• Content overview – the Website offers the possibility to “chunk” content. That is, it is not necessary to present all content at once, rather in digestible pieces that provide a clear overview.
  • Bulleted lists, tables and other constructions that facilitate scanning

Behaviour: Searching

This refers to direct and targeted searches using a the internal search engine or similar functionality. Important considerations here are twofold: the design of the search interface and functionality, and display of search results.

Example features to support Searching:

  • Allows users to limit in meaningful ways – standard operators (AND, OR and NOT) should be available, in addition to others
  • Query syntax is standard or easily learned
  • Search results provide a context for understanding hits, such as page title, date, description –even show part of the sentence in which the search string was found
  • Opportunity to revise search and to search again
  • If no hits, suggestions to similar, possible sources are presented
  • Spell check with corresponding suggestions for “correct” spellings

Behaviour: Differentiating

Differentiating is the act of evaluating information for relevance to the information need or problem. In some ways this is the combined goal of the above-mentioned behaviours and features. Additional features, however, can directly help visitors uncover the value the Website has to offer. Designers should strive to strike a balance between control and freedom.

Example features to support Differentiating:

  • Logical and meaningful headings that explain content to some degree
  • Appropriate text lengths that are suitable for reading online
  • Chunking content into layers and allowing random access into different sections of information
  • Summary texts and abstracts that indicate the quality, usefulness and scope of content
  • Providing deeper content for those who need it
  • Contact information and help to assist people who need more information or who couldn’t locate exactly what they need
  • User comments and reviews of websites, Web content or products sold over the Web
  • Indications of and links to semantically related material

Behaviour: Monitoring

Monitoring is the behaviour of studying content from a distance. That a Monitoring User watches what happens on a site on a regular basis, but prefers not to actually visit the site because of time or location constraints. Users who monitor often don’t spend vast amounts of time on the internet and want delve straight to regularly visited sources on the occasions that they do.

Example features to support Monitoring:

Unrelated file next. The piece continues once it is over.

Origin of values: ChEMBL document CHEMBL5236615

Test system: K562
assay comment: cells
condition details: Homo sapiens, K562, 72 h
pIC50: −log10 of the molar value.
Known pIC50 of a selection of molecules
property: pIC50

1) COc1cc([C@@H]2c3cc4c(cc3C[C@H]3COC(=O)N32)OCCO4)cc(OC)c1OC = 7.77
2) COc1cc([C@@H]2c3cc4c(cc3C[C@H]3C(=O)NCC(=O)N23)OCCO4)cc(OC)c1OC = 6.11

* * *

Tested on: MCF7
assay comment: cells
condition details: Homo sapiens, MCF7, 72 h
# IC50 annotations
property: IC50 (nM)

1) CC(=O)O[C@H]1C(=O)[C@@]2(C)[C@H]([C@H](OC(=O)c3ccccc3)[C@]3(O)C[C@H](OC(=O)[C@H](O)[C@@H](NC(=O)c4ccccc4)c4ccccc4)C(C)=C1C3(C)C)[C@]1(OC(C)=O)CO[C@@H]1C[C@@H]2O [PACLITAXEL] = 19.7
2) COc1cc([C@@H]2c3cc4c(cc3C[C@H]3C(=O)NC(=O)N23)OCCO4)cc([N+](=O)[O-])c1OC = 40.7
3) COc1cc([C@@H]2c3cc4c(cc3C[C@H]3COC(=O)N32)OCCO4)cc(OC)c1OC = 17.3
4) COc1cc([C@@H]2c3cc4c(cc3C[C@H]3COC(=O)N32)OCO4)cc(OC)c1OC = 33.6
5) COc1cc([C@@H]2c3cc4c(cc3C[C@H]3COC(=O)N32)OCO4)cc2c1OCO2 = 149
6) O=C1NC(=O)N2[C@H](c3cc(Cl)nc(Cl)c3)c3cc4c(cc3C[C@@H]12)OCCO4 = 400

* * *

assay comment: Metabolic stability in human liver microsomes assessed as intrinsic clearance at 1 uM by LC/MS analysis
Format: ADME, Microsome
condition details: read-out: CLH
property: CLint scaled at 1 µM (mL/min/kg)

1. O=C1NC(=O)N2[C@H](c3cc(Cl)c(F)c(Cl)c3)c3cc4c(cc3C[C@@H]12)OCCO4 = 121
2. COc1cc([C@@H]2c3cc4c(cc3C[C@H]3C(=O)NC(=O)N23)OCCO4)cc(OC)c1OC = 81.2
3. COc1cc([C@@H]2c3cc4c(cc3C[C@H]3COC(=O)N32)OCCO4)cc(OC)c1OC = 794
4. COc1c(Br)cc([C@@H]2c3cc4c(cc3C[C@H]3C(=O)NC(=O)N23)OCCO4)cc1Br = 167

• Easily bookmarked pages for quick and easy access at a later date
  • Newsletter subscription
  • Email alerts that notify users of changes in content, current status, updates, etc.
  • SMS message to communicate up-to-the minute changes and breaking news
  • Online agents that collect, control and communicate information and changes
  • Customised pages that allow users to configure site elements to their liking
  • Personalised page that react dynamically to user activity

Behaviour: Extracting

As the name implies, extracting refers to taking and using the appropriate, identified information or pieces of information online. It is the final use of information.

Example features to support Differentiating:

  • The ability to print; print friendly formats, if needed. Dark coloured page backgrounds and frames complicate printing greatly and are a huge strain on ink resources
  • Cut and paste as an option – this means providing key bodies of information in HTML format. Other formats, such as images or flash, do not allow for cut and paste.
  • Download possibilities – Portable document files (PDF) have become standard and readers for this format are ubiquitous and free. Other formats for download can also be considered depending on use and target groups
  • Applications as filters of large bodies of information
  • Sorting functions

Conclusion

So I’m not dumb enough to think Ben & his irritating vanilla life are ever going to go away and we’re going to be liberated of such useful hyperbole. But I am interested in moving our clients away from what they think they know and into new ways of thinking about user-centered design. To me user centered design is about basing things around the behavior of users and not necessarily their personalities, it’s irrelevant if they read the guardian and ride a bike when they visit a banks website.

Some more sources for these behavior types:

http://dl.acm.org/citation.cfm?id=1962324&dl=ACM&coll=DL&CFID=61696963&CFTOKEN=32720603

http://firstmonday.org/htbin/cgiwrap/bin/ojs/index.php/fm/article/view/729/638

http://crl.acrl.org/content/71/5/435.abstract

http://www.ischool.utexas.edu/~donturn/papers/asis98/asis98.html

http://ec2-50-19-240-191.compute-1.amazonaws.com/1292/1/435.full.pdf

Comments are closed.

Choose post category

open